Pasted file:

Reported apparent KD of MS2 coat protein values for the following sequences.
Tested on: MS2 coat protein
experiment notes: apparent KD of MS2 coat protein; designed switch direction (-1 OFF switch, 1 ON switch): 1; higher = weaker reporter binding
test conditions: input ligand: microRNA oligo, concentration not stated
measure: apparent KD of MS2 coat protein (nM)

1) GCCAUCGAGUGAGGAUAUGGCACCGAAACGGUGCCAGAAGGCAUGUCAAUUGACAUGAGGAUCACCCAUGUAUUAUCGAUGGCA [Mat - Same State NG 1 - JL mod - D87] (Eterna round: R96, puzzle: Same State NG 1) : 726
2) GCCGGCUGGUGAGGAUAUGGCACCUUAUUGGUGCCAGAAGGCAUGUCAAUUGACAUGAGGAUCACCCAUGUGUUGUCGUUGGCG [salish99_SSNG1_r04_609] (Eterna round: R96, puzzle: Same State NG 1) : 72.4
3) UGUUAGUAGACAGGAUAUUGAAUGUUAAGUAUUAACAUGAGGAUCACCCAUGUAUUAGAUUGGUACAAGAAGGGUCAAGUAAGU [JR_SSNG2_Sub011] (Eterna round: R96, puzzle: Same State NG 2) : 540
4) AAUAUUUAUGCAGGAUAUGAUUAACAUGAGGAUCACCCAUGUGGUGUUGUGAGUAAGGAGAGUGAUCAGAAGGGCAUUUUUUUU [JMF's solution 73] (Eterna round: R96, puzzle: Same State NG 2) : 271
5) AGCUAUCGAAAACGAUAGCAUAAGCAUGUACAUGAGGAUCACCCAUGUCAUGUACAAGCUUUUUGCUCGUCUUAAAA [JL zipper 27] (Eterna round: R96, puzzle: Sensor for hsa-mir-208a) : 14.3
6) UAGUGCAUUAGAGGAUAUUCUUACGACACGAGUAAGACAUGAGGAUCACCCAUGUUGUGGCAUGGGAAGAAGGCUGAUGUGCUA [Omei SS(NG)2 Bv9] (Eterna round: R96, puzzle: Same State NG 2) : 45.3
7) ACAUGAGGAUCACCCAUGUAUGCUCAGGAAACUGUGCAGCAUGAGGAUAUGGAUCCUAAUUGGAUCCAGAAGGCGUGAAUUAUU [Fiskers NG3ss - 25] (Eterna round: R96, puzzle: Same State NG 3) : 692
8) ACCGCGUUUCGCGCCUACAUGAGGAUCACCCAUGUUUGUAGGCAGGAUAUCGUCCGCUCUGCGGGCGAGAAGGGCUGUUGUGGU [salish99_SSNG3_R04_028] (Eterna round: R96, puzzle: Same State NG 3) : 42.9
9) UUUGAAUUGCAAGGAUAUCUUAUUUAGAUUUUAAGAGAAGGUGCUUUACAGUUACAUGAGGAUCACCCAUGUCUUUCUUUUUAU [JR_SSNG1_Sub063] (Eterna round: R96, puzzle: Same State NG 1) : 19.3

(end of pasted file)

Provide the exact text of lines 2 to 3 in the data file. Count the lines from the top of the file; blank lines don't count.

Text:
Tested on: MS2 coat protein
experiment notes: apparent KD of MS2 coat protein; designed switch direction (-1 OFF switch, 1 ON switch): 1; higher = weaker reporter binding